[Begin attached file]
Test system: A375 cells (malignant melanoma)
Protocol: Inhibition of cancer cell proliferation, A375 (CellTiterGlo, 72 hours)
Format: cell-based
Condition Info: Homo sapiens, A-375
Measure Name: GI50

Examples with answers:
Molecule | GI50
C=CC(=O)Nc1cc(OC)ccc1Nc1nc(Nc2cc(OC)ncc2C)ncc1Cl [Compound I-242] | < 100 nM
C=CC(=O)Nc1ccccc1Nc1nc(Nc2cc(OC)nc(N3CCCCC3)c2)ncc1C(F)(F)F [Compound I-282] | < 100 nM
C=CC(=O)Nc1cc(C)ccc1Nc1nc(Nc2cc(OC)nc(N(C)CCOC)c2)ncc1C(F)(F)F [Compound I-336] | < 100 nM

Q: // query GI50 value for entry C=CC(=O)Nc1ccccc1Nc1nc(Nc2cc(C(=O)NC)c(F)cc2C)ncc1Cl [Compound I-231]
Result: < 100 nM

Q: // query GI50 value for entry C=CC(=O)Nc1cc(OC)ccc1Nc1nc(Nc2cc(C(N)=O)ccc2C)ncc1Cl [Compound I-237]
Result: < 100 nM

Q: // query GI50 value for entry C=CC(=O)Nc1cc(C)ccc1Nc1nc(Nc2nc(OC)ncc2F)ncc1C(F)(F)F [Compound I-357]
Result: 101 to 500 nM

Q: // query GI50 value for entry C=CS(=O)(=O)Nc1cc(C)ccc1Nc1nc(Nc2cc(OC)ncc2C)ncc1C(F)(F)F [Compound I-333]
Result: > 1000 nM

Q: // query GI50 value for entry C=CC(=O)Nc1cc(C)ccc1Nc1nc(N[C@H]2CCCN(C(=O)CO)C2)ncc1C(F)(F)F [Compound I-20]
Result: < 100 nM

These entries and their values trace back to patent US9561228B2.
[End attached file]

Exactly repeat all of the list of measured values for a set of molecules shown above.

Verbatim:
Test system: A375 cells (malignant melanoma)
Protocol: Inhibition of cancer cell proliferation, A375 (CellTiterGlo, 72 hours)
Format: cell-based
Condition Info: Homo sapiens, A-375
Measure Name: GI50

Examples with answers:
Molecule | GI50
C=CC(=O)Nc1cc(OC)ccc1Nc1nc(Nc2cc(OC)ncc2C)ncc1Cl [Compound I-242] | < 100 nM
C=CC(=O)Nc1ccccc1Nc1nc(Nc2cc(OC)nc(N3CCCCC3)c2)ncc1C(F)(F)F [Compound I-282] | < 100 nM
C=CC(=O)Nc1cc(C)ccc1Nc1nc(Nc2cc(OC)nc(N(C)CCOC)c2)ncc1C(F)(F)F [Compound I-336] | < 100 nM

Q: // query GI50 value for entry C=CC(=O)Nc1ccccc1Nc1nc(Nc2cc(C(=O)NC)c(F)cc2C)ncc1Cl [Compound I-231]
Result: < 100 nM

Q: // query GI50 value for entry C=CC(=O)Nc1cc(OC)ccc1Nc1nc(Nc2cc(C(N)=O)ccc2C)ncc1Cl [Compound I-237]
Result: < 100 nM

Q: // query GI50 value for entry C=CC(=O)Nc1cc(C)ccc1Nc1nc(Nc2nc(OC)ncc2F)ncc1C(F)(F)F [Compound I-357]
Result: 101 to 500 nM

Q: // query GI50 value for entry C=CS(=O)(=O)Nc1cc(C)ccc1Nc1nc(Nc2cc(OC)ncc2C)ncc1C(F)(F)F [Compound I-333]
Result: > 1000 nM

Q: // query GI50 value for entry C=CC(=O)Nc1cc(C)ccc1Nc1nc(N[C@H]2CCCN(C(=O)CO)C2)ncc1C(F)(F)F [Compound I-20]
Result: < 100 nM

These entries and their values trace back to patent US9561228B2.